Cholesterol reduction

Tocopherols have virtually no cholesterol-lowering activity, but numerous clinical studies have shown tocotrienols, specifically gamma-tocotrienol and delta-tocotrienol, to inhibit the manufacture of cholesterol within the liver.3 Specifically, these tocotrienols inhibit the liver enzyme HMG-CoA reductase - the same enzyme inhibited by the statin drugs and red yeast rice. Although clinical studies have yielded inconsistent results with tocotrienol preparations in lowering cholesterol, that is easily explained by taking a closer look at the types of tocotrienols used in the study and their dosage.

Commercial sources of tocotrienols

There are three commercial sources of tocotrienols - rice bran oil, palm oil, and annatto bean (DeltaGOLD™). It is important to understand the shortcomings of the first two to truly appreciate the differences in the results achieved in the clinical trials on lowering cholesterol.

Ratios of tocopherols and tocotrienols in commercial sources

  Rice Palm DeltaGOLD™
Alpha-tocopherol 41.7% 21.8% 0%
Other tocopherols 6.7% 0% 0%
Alpha-tocotrienol < 2% 22.1% 0%
Gamma-tocotrienol 51.6% 45.7% 10%
Delta-tocotrienol 0% 10.4% 90%

There are a couple of very important points to make when looking at the results:
  1. The higher the level of tocopherols in a tocotrienol preparation, the less effective the product is at lowering cholesterol levels. Tocopherols block the ability of delta- and gamma-tocotrienol to inhibit HMG-CoA reductase.4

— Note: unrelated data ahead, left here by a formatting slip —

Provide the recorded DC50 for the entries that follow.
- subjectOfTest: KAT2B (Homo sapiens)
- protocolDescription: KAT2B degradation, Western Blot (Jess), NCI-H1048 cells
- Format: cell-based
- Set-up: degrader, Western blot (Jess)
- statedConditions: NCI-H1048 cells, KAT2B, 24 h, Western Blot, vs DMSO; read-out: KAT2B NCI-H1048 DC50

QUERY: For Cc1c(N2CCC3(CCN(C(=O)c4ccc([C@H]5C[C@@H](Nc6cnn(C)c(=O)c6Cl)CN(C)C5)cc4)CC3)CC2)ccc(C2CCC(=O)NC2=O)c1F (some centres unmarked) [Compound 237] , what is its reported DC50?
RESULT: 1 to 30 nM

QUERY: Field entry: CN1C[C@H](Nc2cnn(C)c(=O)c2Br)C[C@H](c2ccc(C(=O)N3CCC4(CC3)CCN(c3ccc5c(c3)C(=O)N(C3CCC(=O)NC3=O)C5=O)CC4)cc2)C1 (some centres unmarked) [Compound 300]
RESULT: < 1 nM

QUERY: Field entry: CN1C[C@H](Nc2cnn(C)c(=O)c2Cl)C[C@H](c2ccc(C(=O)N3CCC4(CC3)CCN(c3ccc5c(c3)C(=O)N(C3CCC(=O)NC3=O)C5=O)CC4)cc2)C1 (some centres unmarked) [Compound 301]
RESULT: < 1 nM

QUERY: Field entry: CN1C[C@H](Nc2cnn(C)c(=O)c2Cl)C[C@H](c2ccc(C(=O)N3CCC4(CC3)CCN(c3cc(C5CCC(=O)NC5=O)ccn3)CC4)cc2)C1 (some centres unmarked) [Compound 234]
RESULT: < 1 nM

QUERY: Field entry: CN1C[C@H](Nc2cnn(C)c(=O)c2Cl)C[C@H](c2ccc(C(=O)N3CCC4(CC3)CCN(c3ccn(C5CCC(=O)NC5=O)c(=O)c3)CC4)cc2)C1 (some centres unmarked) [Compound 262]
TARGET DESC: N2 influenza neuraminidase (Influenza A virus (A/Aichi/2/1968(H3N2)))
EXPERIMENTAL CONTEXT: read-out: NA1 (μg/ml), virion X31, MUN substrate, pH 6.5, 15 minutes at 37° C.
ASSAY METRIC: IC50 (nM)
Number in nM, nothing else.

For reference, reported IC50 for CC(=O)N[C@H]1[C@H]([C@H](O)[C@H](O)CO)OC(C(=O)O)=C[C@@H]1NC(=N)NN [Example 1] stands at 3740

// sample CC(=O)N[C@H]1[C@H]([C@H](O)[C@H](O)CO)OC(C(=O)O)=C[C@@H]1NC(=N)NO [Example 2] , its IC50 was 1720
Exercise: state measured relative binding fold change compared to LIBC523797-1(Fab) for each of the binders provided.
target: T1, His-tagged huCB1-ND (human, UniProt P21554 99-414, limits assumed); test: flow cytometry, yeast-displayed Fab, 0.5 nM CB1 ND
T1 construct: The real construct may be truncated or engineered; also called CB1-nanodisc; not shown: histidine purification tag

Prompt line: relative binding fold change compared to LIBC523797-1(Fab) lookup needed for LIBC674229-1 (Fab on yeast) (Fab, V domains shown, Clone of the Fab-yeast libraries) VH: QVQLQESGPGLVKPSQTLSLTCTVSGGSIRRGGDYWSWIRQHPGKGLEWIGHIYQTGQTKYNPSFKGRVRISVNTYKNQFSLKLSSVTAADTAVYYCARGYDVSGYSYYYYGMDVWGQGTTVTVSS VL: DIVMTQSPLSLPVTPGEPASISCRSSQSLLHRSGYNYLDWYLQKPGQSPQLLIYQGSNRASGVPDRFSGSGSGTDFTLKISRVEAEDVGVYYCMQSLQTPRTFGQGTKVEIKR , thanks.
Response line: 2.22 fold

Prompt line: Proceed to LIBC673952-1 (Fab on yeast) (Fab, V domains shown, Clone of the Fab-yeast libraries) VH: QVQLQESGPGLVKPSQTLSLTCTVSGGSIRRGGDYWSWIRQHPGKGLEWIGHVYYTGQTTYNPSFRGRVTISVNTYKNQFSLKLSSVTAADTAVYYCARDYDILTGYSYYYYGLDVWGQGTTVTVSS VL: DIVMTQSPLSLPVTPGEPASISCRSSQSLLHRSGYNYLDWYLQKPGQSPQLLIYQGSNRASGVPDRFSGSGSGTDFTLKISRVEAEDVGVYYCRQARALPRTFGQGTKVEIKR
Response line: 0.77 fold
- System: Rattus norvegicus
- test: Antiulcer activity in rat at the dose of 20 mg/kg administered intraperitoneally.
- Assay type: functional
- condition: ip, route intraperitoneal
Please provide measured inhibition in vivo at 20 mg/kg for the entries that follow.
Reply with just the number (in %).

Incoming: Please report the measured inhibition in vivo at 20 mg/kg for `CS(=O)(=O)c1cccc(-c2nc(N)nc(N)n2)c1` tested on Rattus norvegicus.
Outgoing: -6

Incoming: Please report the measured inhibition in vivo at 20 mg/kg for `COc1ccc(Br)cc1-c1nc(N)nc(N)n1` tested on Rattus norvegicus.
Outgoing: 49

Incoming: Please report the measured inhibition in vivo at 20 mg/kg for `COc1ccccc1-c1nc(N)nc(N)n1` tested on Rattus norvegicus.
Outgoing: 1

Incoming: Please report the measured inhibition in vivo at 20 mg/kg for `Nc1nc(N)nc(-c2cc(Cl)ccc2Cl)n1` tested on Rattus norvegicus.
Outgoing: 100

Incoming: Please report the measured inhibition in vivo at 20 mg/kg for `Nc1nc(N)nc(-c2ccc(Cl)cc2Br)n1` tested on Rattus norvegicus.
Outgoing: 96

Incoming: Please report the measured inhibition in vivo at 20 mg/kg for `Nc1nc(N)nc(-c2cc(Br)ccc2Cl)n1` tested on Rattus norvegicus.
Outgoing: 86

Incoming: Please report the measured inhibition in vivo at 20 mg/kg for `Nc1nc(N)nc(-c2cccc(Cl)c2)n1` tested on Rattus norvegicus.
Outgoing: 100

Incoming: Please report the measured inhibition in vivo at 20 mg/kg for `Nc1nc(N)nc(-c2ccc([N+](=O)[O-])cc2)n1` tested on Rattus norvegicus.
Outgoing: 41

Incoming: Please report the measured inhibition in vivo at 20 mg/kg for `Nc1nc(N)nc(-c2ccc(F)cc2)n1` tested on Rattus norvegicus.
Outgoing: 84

2. Proper dosage is also important. Since tocotrienols can be converted to alpha-tocopherol in the body, taking too high a dosage of tocotrienols actually reduces their ability to lower cholesterol levels.5 Dosages of 25 to 100 mg may prove more effective than dosages of 200 mg or more daily.

When these factors are taken into consideration it is easy to explain why certain studies were positive and others were negative.1,5-9 Tocotrienol concentrates with higher amounts of gamma- and delta-tocotrienols, and lower alpha-tocopherol have produced reductions of total cholesterol of 15% and an 8% reduction in LDL levels within the first four weeks of use.

Additional cardiovascular benefits

Tocotrienols have been shown to exert additional benefits to the cardiovascular system including an ability to decrease in the amount of cholesterol plaque in arteries, lower the level of the extremely damaging lipoprotein (a), prevent the aggregation of platelets, and inhibit the expression of cellular adhesion molecules.1,10 All of these factors are extremely important in the development and progression of atherosclerotic plaque. Delta-tocotrienol has been shown to be the most active of the tocotrienols.